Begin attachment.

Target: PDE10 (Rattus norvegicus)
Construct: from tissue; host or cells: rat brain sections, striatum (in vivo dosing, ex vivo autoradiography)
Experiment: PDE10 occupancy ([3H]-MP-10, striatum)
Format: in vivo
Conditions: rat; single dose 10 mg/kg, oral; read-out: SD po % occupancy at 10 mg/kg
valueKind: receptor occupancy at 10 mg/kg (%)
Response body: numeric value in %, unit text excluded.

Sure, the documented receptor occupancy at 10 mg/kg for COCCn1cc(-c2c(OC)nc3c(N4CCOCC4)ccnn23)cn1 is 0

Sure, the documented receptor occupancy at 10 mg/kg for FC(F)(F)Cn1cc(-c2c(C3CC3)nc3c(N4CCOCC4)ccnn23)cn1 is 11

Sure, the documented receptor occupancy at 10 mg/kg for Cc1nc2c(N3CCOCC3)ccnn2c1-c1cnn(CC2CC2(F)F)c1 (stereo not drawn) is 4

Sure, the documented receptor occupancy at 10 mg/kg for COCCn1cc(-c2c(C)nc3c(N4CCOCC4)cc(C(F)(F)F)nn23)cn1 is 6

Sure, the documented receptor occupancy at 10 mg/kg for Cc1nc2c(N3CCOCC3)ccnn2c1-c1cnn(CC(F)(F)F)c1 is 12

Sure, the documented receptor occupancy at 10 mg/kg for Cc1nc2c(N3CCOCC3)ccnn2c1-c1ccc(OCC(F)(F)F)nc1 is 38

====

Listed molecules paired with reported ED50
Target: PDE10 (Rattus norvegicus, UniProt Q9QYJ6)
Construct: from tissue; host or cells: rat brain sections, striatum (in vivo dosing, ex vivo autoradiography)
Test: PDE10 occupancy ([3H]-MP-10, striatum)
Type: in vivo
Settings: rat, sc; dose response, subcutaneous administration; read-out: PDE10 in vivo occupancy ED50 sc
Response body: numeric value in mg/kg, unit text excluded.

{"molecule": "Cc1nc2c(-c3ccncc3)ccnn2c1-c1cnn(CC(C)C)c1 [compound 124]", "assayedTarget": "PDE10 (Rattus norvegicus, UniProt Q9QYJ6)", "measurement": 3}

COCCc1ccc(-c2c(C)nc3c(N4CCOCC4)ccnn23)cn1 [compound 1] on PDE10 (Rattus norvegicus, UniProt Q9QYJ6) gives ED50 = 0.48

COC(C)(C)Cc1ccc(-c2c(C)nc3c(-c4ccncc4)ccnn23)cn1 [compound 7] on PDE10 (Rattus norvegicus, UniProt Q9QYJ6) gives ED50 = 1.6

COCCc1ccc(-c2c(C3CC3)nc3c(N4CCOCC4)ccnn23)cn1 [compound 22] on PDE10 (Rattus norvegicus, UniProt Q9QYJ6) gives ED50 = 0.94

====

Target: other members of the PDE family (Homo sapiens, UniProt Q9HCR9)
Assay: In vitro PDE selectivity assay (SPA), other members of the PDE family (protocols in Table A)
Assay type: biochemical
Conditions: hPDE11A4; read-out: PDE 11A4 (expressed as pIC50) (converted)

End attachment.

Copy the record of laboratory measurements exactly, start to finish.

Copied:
Target: PDE10 (Rattus norvegicus)
Construct: from tissue; host or cells: rat brain sections, striatum (in vivo dosing, ex vivo autoradiography)
Experiment: PDE10 occupancy ([3H]-MP-10, striatum)
Format: in vivo
Conditions: rat; single dose 10 mg/kg, oral; read-out: SD po % occupancy at 10 mg/kg
valueKind: receptor occupancy at 10 mg/kg (%)
Response body: numeric value in %, unit text excluded.

Sure, the documented receptor occupancy at 10 mg/kg for COCCn1cc(-c2c(OC)nc3c(N4CCOCC4)ccnn23)cn1 is 0

Sure, the documented receptor occupancy at 10 mg/kg for FC(F)(F)Cn1cc(-c2c(C3CC3)nc3c(N4CCOCC4)ccnn23)cn1 is 11

Sure, the documented receptor occupancy at 10 mg/kg for Cc1nc2c(N3CCOCC3)ccnn2c1-c1cnn(CC2CC2(F)F)c1 (stereo not drawn) is 4

Sure, the documented receptor occupancy at 10 mg/kg for COCCn1cc(-c2c(C)nc3c(N4CCOCC4)cc(C(F)(F)F)nn23)cn1 is 6

Sure, the documented receptor occupancy at 10 mg/kg for Cc1nc2c(N3CCOCC3)ccnn2c1-c1cnn(CC(F)(F)F)c1 is 12

Sure, the documented receptor occupancy at 10 mg/kg for Cc1nc2c(N3CCOCC3)ccnn2c1-c1ccc(OCC(F)(F)F)nc1 is 38

====

Listed molecules paired with reported ED50
Target: PDE10 (Rattus norvegicus, UniProt Q9QYJ6)
Construct: from tissue; host or cells: rat brain sections, striatum (in vivo dosing, ex vivo autoradiography)
Test: PDE10 occupancy ([3H]-MP-10, striatum)
Type: in vivo
Settings: rat, sc; dose response, subcutaneous administration; read-out: PDE10 in vivo occupancy ED50 sc
Response body: numeric value in mg/kg, unit text excluded.

{"molecule": "Cc1nc2c(-c3ccncc3)ccnn2c1-c1cnn(CC(C)C)c1 [compound 124]", "assayedTarget": "PDE10 (Rattus norvegicus, UniProt Q9QYJ6)", "measurement": 3}

COCCc1ccc(-c2c(C)nc3c(N4CCOCC4)ccnn23)cn1 [compound 1] on PDE10 (Rattus norvegicus, UniProt Q9QYJ6) gives ED50 = 0.48

COC(C)(C)Cc1ccc(-c2c(C)nc3c(-c4ccncc4)ccnn23)cn1 [compound 7] on PDE10 (Rattus norvegicus, UniProt Q9QYJ6) gives ED50 = 1.6

COCCc1ccc(-c2c(C3CC3)nc3c(N4CCOCC4)ccnn23)cn1 [compound 22] on PDE10 (Rattus norvegicus, UniProt Q9QYJ6) gives ED50 = 0.94

====

Target: other members of the PDE family (Homo sapiens, UniProt Q9HCR9)
Assay: In vitro PDE selectivity assay (SPA), other members of the PDE family (protocols in Table A)
Assay type: biochemical
Conditions: hPDE11A4; read-out: PDE 11A4 (expressed as pIC50) (converted)